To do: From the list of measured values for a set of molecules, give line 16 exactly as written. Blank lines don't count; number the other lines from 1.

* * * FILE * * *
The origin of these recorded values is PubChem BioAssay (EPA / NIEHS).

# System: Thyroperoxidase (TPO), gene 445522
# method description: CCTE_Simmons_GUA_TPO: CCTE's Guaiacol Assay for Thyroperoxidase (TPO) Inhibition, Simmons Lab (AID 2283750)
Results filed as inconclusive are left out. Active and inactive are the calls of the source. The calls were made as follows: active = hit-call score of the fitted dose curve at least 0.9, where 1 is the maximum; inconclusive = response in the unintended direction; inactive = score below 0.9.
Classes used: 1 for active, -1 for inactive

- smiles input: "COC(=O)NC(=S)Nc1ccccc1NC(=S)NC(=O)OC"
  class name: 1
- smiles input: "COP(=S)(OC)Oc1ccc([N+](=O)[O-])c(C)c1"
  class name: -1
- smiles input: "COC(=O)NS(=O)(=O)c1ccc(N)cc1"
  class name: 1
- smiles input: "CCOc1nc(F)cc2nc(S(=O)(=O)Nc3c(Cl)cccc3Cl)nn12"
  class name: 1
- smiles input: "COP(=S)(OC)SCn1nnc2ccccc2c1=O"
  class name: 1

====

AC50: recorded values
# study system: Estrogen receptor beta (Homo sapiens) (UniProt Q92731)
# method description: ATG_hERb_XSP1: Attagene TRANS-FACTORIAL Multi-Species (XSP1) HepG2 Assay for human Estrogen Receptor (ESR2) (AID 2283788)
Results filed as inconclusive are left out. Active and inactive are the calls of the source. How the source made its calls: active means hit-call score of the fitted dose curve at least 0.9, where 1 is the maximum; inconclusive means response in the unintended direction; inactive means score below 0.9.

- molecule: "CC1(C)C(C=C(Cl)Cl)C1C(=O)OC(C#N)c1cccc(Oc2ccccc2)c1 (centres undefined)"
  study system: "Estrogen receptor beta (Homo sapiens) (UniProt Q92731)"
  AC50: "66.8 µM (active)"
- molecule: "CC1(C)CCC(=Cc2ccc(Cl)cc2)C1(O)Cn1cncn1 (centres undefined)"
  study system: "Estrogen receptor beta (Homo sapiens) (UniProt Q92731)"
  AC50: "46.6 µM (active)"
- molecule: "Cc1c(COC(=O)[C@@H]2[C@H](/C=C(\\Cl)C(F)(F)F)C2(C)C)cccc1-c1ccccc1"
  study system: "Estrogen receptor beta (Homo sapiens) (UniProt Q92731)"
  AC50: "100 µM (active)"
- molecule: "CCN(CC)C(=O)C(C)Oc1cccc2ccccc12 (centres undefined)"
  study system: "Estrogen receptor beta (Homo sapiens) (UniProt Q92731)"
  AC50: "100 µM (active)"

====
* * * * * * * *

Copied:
====